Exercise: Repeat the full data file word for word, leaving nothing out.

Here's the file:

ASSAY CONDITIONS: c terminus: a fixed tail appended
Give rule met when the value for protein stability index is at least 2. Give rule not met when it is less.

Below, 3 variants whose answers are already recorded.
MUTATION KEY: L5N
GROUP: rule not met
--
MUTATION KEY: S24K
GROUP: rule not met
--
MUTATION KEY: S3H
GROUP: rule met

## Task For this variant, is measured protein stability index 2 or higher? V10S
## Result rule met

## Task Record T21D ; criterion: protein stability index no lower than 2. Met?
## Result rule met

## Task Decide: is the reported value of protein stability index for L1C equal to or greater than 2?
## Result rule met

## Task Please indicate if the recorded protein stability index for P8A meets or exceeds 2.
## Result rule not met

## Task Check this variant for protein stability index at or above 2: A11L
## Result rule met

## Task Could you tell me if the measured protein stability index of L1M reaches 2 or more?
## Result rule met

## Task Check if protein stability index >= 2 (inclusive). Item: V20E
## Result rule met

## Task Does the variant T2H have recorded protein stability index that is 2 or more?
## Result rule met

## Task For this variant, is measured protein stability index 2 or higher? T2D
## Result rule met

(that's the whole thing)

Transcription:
ASSAY CONDITIONS: c terminus: a fixed tail appended
Give rule met when the value for protein stability index is at least 2. Give rule not met when it is less.

Below, 3 variants whose answers are already recorded.
MUTATION KEY: L5N
GROUP: rule not met
--
MUTATION KEY: S24K
GROUP: rule not met
--
MUTATION KEY: S3H
GROUP: rule met

## Task For this variant, is measured protein stability index 2 or higher? V10S
## Result rule met

## Task Record T21D ; criterion: protein stability index no lower than 2. Met?
## Result rule met

## Task Decide: is the reported value of protein stability index for L1C equal to or greater than 2?
## Result rule met

## Task Please indicate if the recorded protein stability index for P8A meets or exceeds 2.
## Result rule not met

## Task Check this variant for protein stability index at or above 2: A11L
## Result rule met

## Task Could you tell me if the measured protein stability index of L1M reaches 2 or more?
## Result rule met

## Task Check if protein stability index >= 2 (inclusive). Item: V20E
## Result rule met

## Task Does the variant T2H have recorded protein stability index that is 2 or more?
## Result rule met

## Task For this variant, is measured protein stability index 2 or higher? T2D
## Result rule met